WASHINGTON, DC – Federal appellate judges in D.C. dissolved a trial court injunction on Friday that had been blocking President Donald Trump’s decision to continue the decades-long policy banning transgender individuals from military service, but the policy continues to be blocked by other courts as the Supreme Court prepares to vote on reviewing the matter.
For many decades, the Department of Defense has banned from military service persons who have any of a long list of mental disorders. TheDiagnostic and Statistical Manual of Mental Disorders (DSM) has always listed gender dysphoria as a mental disorder, though the clinical name for the dysphoria has changed over time.
As one Supreme Court filing in these cases explains, “The vast majority of Americans from ages 17 to 24 – that is, 71% – are ineligible to join the military without a waiver for mental, medical, or behavioral reasons.” Transgender individuals are among that who are ineligible.
President Barack Obama announced toward the end of his presidency that he would lift the ban, effective after he left office, but President Trump announced on July 26, 2017, that he was reversing Obama’s decision, allowing the longstanding policy to continue.
Three legal challenges are progressing in federal court against President Trump’s decision, even though all it did was maintain the status quo. Plaintiffs chose their courts well, and liberal judges from California, New York, and D.C. each issued injunctions blocking the longstanding policy and ordering the military to start allowing transgender servicemembers.
Each of those districts are in left-leaning circuits for their courts of appeals. Anticipating potential losses, the Department of Justice took the rare step of petitioning the Supreme Court to grant certiorari (i.e., taken the case for review) before the appellate courts issue final decisions on the merits of the case.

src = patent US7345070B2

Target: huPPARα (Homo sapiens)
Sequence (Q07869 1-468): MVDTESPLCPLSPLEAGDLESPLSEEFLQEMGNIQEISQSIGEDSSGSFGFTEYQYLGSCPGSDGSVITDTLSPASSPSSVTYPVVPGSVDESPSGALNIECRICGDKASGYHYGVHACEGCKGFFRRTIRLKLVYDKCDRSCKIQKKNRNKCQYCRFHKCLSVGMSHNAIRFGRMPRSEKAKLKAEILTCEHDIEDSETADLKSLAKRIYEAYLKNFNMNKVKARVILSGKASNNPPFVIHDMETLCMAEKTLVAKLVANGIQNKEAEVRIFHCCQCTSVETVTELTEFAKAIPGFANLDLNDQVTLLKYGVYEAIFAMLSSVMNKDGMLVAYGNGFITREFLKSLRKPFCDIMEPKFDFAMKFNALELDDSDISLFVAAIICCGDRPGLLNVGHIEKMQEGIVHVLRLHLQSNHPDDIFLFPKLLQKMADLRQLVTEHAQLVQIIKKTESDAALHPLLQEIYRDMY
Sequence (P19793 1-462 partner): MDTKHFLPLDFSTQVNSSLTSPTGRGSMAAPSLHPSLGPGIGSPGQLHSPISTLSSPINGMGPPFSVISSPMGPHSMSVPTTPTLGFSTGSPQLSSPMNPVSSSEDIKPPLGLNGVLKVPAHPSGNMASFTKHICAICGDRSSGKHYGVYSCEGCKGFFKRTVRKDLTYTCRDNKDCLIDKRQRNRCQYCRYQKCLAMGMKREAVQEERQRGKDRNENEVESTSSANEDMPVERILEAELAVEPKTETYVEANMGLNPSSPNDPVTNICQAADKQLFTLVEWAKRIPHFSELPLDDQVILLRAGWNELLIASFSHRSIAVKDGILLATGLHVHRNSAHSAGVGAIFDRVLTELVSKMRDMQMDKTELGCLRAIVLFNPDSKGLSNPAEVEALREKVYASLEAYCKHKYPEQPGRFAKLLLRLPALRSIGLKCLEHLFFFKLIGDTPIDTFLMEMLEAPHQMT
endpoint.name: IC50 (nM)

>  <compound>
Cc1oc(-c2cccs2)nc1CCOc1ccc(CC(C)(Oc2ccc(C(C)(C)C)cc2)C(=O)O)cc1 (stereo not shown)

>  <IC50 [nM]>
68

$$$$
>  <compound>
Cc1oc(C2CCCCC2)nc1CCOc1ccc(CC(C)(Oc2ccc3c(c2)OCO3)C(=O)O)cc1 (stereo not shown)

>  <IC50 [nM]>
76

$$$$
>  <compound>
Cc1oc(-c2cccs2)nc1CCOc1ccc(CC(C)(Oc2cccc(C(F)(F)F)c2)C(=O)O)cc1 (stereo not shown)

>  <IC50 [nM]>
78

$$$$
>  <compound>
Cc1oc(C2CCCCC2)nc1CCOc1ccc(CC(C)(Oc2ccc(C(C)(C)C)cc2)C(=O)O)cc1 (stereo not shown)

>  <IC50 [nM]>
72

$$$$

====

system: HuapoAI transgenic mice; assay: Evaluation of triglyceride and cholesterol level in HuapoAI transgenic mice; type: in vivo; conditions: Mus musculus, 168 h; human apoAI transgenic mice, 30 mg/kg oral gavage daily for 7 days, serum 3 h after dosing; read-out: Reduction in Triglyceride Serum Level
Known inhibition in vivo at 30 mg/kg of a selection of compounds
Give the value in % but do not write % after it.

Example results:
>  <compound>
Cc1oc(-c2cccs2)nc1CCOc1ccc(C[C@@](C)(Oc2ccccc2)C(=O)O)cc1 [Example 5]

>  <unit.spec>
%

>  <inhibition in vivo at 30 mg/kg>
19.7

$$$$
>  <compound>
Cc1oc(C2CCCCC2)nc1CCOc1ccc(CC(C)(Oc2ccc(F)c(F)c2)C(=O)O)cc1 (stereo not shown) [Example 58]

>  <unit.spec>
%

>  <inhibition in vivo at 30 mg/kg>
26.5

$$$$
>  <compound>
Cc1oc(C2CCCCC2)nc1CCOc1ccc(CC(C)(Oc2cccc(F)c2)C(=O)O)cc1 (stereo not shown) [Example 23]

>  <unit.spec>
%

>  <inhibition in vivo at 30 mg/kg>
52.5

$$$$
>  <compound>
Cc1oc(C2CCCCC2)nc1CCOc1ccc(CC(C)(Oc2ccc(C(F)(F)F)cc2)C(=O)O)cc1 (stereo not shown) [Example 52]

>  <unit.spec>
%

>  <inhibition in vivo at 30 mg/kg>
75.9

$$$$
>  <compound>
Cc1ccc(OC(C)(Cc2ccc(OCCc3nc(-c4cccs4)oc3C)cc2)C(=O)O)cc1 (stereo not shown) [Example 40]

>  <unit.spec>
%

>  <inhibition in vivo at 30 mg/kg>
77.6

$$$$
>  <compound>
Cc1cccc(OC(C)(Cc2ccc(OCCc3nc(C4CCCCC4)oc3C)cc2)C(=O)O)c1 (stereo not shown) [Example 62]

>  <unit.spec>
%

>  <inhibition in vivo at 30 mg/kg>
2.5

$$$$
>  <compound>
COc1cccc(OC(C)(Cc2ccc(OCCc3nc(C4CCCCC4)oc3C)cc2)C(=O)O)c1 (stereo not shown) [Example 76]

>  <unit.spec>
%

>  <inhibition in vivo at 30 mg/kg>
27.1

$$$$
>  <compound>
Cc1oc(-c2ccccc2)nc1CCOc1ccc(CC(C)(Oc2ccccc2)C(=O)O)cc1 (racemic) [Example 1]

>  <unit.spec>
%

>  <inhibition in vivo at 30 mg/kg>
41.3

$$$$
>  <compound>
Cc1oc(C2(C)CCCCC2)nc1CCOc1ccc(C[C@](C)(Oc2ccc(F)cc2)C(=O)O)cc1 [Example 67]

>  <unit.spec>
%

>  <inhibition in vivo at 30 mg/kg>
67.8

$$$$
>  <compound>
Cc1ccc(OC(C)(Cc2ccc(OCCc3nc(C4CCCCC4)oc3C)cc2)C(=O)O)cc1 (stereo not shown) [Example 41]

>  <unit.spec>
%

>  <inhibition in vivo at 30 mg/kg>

However, a three-judge panel of the U.S. Court of Appeals for the D.C. Circuit vacated the D.C. district court’s decision, dissolving the injunction.
The ban currently remains in place, however, because each of the other two district courts’ injunctions remain in place for now. That continues the disturbing current trend of individual trial judges purporting to assert nationwide jurisdiction, a trend that the Supreme Court may address in the near future.
The case is Doe 2 v. Trump, No. 18-35347 in the U.S. Court of Appeals for the District of Columbia Circuit.
The current petition for certiorari before judgment is No. 18-677 at the Supreme Court of the United States, which may now be replaced with a standard cert petition because an appellate judgment has been issued in the case.
The petitions for certiorari before judgment in the other two cases are Trump v. Karnoski, No. 18-676, and Trump v. Stockman, No. 18-678, in the Supreme Court of the United States.
Ken Klukowski is senior legal editor for Breitbart News. Follow him on Twitter @kenklukowski.